While PTAutomate is running, it writes details about which item is currently being processed, which items have been processed, and which are still waiting to be processed to a log file. By default, PTAutomate overwrites the input file as its log file, but the location of the log file can be changed using the -m option. PTAutomate writes the log file in a format that enables the log file to be reused as an input file for a subsequent invocation of PTAutomate. Items in the input file that have been processed are prefixed with a "#" (comment) symbol so that they will not be processed again. Items that have not yet been processed are not prefixed with a "#" symbol so they will be processed the next time PTAutomate is invoked with the input list file.
A PTAutomated Workflow. With PTAutomate, a typical workflow might look something like this:
This is only one possible workflow...there are many different variations and approaches. However, using this approach, you can set up PTAutomate/PTAssembler to Autocreate multiple projects without any supervision/attention. Once you have started all the RAW images converting to TIFF (using a program like Raw Therapee), you can leave the computer alone and come back later to find a set of "autocreated" PTAssembler project files, ready for final preview/adjustment/tweaking before stitching into a final project.
Note that PTAssembler must be configured to generate a preview image during Autocreate (see the Autocreate tab of PTAssembler's preferences screen) or you should use the -n switch with PTAutomate (see help below) to prevent PTAssembler from creating a final (full-size) output as part of Autocreate.
Running PTAutomate: Command Line Operation. PTAutomate is a command line application, i.e. it is designed to be executed from the command prompt.
PTAutomate (ptauto.exe) is installed in the same directory as PTAssembler (by default, this directory is c:\program files\ptasmblr). It is highly recommended that you add PTAssembler's directory to the Windows system path. If this directory is not added to the Windows system path, then you'll have to specify PTAutomate's fully qualified path name when invoking PTAutomate. By default, PTAutomate assumes that PTAssembler is installed in the same directory as PTAutomate. If not, then you will have to specify the location of PTAssembler using the -p option:
If you have added PTAssembler's directory to the Windows system path, then PTAutomate can be invoked without a directory name and the location of PTAssembler does not need to be specified either:
Because PTAutomate defaults to looking for an input file named "list.txt", if this file exists in the current directory, then no input file name need be specified:
Running PTAutomate: Windows Operation (.pta File Type). When PTAssembler (version 5.1 or later) is installed, it creates a Windows file association with PTAutomate for ".pta" files. This means that if you name your input file with a ".pta" extension (e.g. myfile.pta) and double-click on this file in Windows Explorer, then PTAutomate will be invoked with your input file (as if you had typed "ptauto myfile.pta" at the command prompt). when PTAutomate is invoked this way, you cannot specify any program options via the command line. However, you can specify any desired program options in the input file. Lines in the input file that start with the "-" character (e.g. -o -s) are processed as a series of program options. When program options are specified in the input file, PTAutomate will rewrite these options to the log file it creates. The list of valid program options is described below.
To display a screen with instructions and options for PTAutomate, type ptauto -h. The following information was generated using PTAutomate 1.20:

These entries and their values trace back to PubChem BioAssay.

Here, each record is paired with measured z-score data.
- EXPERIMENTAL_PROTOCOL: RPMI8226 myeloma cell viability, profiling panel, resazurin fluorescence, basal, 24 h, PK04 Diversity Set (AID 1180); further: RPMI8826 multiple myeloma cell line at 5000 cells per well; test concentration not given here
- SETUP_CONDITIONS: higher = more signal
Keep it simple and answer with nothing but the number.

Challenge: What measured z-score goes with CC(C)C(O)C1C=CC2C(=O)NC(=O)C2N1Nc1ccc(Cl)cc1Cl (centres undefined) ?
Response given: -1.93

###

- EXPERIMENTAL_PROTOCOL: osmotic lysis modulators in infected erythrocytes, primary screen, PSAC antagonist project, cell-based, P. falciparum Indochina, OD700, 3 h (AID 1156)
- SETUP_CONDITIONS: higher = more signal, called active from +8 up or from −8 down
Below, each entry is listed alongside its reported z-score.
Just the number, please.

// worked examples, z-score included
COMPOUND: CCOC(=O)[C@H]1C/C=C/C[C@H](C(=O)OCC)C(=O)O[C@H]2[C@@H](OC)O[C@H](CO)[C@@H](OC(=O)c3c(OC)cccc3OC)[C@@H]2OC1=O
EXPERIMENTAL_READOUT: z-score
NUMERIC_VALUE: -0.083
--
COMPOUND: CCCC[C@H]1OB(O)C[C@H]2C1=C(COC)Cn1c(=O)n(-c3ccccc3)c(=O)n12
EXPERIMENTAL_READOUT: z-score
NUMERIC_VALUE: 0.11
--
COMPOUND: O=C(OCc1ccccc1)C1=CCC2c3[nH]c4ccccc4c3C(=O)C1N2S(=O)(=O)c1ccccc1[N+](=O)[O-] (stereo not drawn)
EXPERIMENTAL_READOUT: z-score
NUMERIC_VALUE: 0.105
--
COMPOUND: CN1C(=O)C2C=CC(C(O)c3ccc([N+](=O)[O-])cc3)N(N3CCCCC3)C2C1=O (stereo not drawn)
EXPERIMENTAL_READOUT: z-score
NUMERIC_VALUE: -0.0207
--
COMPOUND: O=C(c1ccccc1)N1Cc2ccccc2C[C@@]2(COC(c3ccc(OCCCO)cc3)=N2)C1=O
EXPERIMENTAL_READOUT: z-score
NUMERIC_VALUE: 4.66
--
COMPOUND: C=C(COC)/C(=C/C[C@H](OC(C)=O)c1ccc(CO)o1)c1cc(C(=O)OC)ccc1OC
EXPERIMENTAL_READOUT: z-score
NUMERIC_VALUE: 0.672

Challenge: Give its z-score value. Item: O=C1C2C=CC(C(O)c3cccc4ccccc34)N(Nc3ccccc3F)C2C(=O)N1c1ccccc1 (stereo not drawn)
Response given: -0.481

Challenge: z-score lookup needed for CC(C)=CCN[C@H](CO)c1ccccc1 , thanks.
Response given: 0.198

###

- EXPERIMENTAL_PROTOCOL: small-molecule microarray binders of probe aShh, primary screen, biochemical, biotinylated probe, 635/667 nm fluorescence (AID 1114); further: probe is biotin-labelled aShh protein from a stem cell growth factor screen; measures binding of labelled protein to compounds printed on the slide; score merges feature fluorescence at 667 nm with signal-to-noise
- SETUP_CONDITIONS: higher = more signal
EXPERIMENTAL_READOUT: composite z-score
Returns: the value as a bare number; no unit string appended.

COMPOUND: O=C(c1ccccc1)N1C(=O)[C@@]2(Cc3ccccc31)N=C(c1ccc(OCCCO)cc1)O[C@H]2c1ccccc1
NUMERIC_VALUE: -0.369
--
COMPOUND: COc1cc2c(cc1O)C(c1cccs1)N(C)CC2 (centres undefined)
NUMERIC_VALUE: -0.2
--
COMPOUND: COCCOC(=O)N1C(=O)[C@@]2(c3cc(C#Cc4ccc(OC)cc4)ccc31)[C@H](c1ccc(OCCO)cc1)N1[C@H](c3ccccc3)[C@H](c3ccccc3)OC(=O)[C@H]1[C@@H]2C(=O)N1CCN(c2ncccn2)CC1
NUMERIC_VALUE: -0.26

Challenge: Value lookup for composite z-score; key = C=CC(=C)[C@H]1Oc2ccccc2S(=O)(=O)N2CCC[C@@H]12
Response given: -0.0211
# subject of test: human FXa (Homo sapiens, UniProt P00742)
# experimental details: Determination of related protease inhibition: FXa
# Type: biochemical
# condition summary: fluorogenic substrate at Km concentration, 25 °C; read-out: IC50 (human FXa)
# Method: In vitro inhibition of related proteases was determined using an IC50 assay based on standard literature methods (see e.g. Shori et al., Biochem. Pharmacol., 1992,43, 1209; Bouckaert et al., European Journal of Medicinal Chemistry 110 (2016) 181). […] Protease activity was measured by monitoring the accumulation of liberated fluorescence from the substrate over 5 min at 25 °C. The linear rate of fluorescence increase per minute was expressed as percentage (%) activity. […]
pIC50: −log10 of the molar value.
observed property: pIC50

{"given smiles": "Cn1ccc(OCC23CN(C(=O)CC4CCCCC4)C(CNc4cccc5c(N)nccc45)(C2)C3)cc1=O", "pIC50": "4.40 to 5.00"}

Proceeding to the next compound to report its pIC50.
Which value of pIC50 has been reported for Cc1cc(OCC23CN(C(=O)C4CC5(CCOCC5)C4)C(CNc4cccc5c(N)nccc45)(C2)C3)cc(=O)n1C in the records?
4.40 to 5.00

PTAutomate 1.20 http://www.tawbaware.com (c) Tawbaware Software, 2009 Syntax: ptauto.exe [options] file.txt Description: PTAutomate is a command line application that automates the processing of batches of images by PTAssembler. PTAutomate requires an input file (file.txt, above) that contains a list of PTAssembler projects or image pairs (more details below), and invokes PTAssembler for each entry in the list. By default PTAssembler's "Autocreate" function is invoked, but the "Autoalign" and "Stitch" commands can be invoked instead. PTAutomate checks for the existence of each item (project or image files) in the list before invoking PTAssembler. If the item does not exist, PTAutomate moves to the next project or image pair in the list. PTAutomate continutally checks to see if a project or image pair exists for items in the input list, and only invokes PTAssembler once it has determined that the project or image pair exists. PTAutomate only launches one instance of PTAssembler a time, waiting for PTAssembler to complete before moving onto the next item in the input list. By default, PTAutomate terminates once it has detected all items in the input list and launched PTAssembler for all items. However, PTAutomate can be configured to terminate after a specified time period has elapsed using the -w option. The input file should contain one project or image pair per line, illustrated in this example: #A project without a directory name, assumed to be in the current directory project1.ptp #A project with a fully qualified path c:\images\20090901\project2.ptp #An image pair, assumed to be in the current directory img_0074.tif - img_0078.tif #An image pair in another (explicitly specified) directory c:\images\20070804\image_1200.tif - c:\images\20070804\image_1205.tif Any empty lines or lines that start with the "#" character are ignored. Entries can be either a project name (e.g. project1.ptp) or a pair of image files (e.g. img_0074.tif - img_0078.tif). Note that the images in a pair must be separated with " - " (space hyphen space). If files or projects are specified without a directory, then the current directory is assumed. Program options can also be specified in the input file; if a line starts with a "-" character (e.g. -s -o), PTAutomate interprets the line as a series of program options. While PTAutomate is running, it writes details about which item is currently being processed, which items have been processed, and which are still waiting to be processed to a log file. By default, PTAutomate overwrites the input file as its log file, but the location of the log file can be changed using the -m option. PTAutomate writes the log file in a format that enables the log file to be reused as an input file for a subsequent invocation of PTAutomate. Items in the input file that have been processed are prefixed with a "#" (comment) symbol so that they will not be processed again. Items that have not yet been processed are not prefixed with a "#" symbol so they will be processed the next time PTAutomate is invoked with the input list file. If no input file is specified, PTAutomate defaults to looking for an input file named "list.txt". Important Note: In order for PTAutomate to invoke PTAssembler, PTAssembler must either be in one of the directories included in the system PATH variable, or the -p option must be used to explicitly specify PTAssembler's location. Options: These options can be specified as part of the command line when invoking PTAutomate, or they can be included as a line in an input file for PTAutomate. -p loc Specify location of PTAssembler (required if not on PATH) -a Invoke PTAssembler with "Autoalign" command -s Invoke PTAssembler with "Stitch" command -o Force PTAssembler to overwrite existing project file -n Force PTAssembler not to create preview image after autocreate -w n Process list for n seconds before terminating -l Do not perform any logging -m fname Write logging information to fname, (rather than input file) -x Shutdown computer after processing completes -v Verbose output Examples: ptauto.exe mylist.txt ptauto.exe -w 1800 mylist.txt ptauto.exe -p "c:\program files\ptasmblr\ptasmblr.exe" -n mylist.txt License: This program is licensed for use with PTAssembler. Other uses are explicitly prohibited